Whirlwind Tour of Washington
Sunday was clear, crisp and sunny, a perfect day for sightseeing. Mike and Marguerite had offered the pickup (we were using it more than them!) and suggested we drove to the outskirts of Washington and catch the train downtown, an easy and quick way to access the city.
We have both been to Washington before, albeit over 20 years ago, so this was really just a refresher and we had a great day out. It was Veterans Memorial Weekend so all the War Memorials had reunions and commemorative services underway, it was an interesting time to visit.
We ticked off the hotspots: peered through the bars at the White House, walked along Constitution Avenue, joined the Mall and climbed the stairs to see Abraham Lincolns statue, walked back along Reflection Pool, past the World War II Memorial and the Washington Monument (currently shrouded in scaffolding following earthquake damage in 2011), detoured for coffee, lunch and museums then skirted Capitol Hill.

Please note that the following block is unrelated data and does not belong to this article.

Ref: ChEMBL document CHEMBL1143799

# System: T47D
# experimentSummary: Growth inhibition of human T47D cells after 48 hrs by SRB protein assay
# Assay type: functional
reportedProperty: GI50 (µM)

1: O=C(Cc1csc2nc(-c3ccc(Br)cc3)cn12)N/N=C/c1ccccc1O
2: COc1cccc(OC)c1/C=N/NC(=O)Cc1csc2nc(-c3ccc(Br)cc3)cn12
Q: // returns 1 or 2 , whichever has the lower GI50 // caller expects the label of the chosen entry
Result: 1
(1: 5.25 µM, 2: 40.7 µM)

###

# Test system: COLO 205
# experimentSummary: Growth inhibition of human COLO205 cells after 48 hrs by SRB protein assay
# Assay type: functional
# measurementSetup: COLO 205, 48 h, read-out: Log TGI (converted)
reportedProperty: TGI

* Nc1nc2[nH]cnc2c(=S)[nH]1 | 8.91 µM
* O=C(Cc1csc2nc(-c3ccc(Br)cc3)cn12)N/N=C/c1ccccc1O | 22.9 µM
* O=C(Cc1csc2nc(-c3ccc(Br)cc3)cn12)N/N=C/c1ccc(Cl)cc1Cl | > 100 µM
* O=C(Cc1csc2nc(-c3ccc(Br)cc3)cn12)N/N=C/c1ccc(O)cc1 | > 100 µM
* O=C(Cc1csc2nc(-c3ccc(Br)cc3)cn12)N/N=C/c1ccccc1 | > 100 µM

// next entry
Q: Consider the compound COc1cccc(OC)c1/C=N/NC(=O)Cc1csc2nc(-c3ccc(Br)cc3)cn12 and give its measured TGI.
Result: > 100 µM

Washington is overflowing with museums and many of them are free. Of course there is only so much you can see in one day so we did a quick fly through past the Dinosaur exhibits at the National Museum of Natural History, then crossed the road to the National Air and Space Museum where we spent an informative and enjoyable couple of hours watching liftoffs and landings, stepping into space and going where no man has ever been before.
Mark gazing into space whilst dreaming of being an astronaut
We stopped at the highly recommended cafe in the National Museum of the American Indian for an excellent bowl of Buffalo Chilli before venturing upstairs to view several of the exhibits in this interesting museum. Then we headed for Capitol Hill late in the day, the sun was dipping and the cold wind was whipping up the fallen leaves, it was a very autumnal scene. Before darkness fell we headed for the Metro and wound our weary way home, it had been an excellent day out.